August 23, 2005
SIUC zoologist leads effort to save endangered batsCARBONDALE, Ill. -- A group of burly guys will rev up heavy machinery later this week at an old Southern Illinois mine in hopes of saving endangered Indiana bats.
Timothy C. "Tim" Carter, a Southern Illinois University Carbondale zoologist, is in charge of the project. Several big federal, state and corporate partners are helping as well.
Together, they'll reinforce the collapsing entrance to Jason Mine, a defunct Alexander County room and pillar mine that until the early 1990's produced microcrystalline silica. Unimin Specialty Minerals Inc. owns the mine, located near Elco, and still extracts the powdery, white mineral — used in house paint, pool cue chalk and lens polish — from newer, nearby strip mines.
After the Jason Mine closed, Indiana bats moved in.
Reporters, photographers and film crews may cover the construction phase on Wednesday and Thursday, Aug. 24 and 25. Call ahead of time to arrange a site visit. Carter is at 618/559-4586. He'll meet you between 8:30 and 9 a.m. either morning outside Unimin's office near Elco. And he'll provide detailed driving directions to the meeting place. The surrounding terrain is rugged and surrounded by forest so you'll want to dress accordingly.
During the day, they cluster by the thousands, clinging upside down from ceilings that meet their preferred temperature and humidity ranges deep inside the mine.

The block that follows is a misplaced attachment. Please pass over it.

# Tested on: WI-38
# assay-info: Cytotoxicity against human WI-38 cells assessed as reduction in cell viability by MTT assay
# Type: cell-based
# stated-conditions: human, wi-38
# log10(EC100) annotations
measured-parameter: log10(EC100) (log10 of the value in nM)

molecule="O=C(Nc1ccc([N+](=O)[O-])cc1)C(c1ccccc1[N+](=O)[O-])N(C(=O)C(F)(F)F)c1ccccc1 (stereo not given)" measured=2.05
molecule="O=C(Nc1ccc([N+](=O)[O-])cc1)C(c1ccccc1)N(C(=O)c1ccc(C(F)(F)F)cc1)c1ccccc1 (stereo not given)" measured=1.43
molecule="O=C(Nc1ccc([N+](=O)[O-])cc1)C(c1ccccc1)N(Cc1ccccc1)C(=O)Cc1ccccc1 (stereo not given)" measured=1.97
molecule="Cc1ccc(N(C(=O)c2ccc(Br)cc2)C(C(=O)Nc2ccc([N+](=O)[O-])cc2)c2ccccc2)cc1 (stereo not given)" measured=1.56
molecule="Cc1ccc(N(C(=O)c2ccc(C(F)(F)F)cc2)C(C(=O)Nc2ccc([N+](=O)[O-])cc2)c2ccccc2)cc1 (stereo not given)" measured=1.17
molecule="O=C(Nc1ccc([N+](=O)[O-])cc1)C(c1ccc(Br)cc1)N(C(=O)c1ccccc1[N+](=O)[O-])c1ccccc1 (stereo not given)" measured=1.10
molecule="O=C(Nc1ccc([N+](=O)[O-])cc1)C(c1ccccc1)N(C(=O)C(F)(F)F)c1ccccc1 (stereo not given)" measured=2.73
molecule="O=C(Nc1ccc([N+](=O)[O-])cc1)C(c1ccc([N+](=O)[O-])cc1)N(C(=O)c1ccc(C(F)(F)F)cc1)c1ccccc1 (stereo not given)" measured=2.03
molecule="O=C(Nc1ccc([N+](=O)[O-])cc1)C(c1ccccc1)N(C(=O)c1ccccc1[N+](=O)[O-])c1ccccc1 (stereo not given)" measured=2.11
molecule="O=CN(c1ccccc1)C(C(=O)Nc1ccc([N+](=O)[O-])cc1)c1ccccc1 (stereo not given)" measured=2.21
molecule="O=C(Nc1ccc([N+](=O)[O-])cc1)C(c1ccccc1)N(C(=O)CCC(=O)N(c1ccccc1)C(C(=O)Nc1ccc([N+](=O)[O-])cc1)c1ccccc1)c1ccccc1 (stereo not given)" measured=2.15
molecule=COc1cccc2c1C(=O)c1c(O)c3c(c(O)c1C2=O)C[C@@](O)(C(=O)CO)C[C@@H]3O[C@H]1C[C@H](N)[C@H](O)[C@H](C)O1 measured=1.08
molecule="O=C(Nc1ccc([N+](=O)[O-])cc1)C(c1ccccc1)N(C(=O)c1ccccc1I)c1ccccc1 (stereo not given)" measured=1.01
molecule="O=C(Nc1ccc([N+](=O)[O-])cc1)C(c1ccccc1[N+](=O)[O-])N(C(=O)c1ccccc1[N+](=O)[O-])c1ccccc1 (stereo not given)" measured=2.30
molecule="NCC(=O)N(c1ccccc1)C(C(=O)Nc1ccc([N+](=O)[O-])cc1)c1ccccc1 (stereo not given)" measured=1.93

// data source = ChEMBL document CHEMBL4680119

Securing Jason's entrance will ensure the bats' long-term access. And it's also expected to improve airflow and moderate humidity, creating optimum conditions to draw even more bats to the mine's meandering tunnels and 40 rooms.
The team has every reason to expect superlative results.
A prototype project at Unimin's nearby Magazine Mine tells the tale: The population of the bat colony there skyrocketed after the entrance was reinforced with 10 steel arches, measuring 15 feet across and 10-feet tall and weighing 800 pounds apiece.
A recent winter survey of Magazine counted 50,000 hibernating bats— a mammoth jump from the mere 100 bats found there in 1996.
"We think in the future, Jason could become another Magazine," says Carter. "Right now, Jason is the only one of 50 mines out here whose bat populations are decreasing. It's priority one. It's exceptionally important."
Unimin's onboard. So are the U.S. Forest Service, the Illinois Department of Natural Resources, U.S. Fish and Wildlife Service, Little Egypt Welding Co. and SIUC.
They're pooling resources to temporarily clear a path through the forest to get heavy equipment in. Then, they'll clear rubble from Jason's entrance and install arches to prevent its roof and walls from collapsing and closing in.
Finally, a grated steel gate — with ample openings big enough for bats in flight — will be welded into place. That will prevent predators, both human and otherwise. And it will keep out uninvited explorers.
As human developments encroach on bat habitats, mines like these have become welcome havens for dwindling Indiana bats.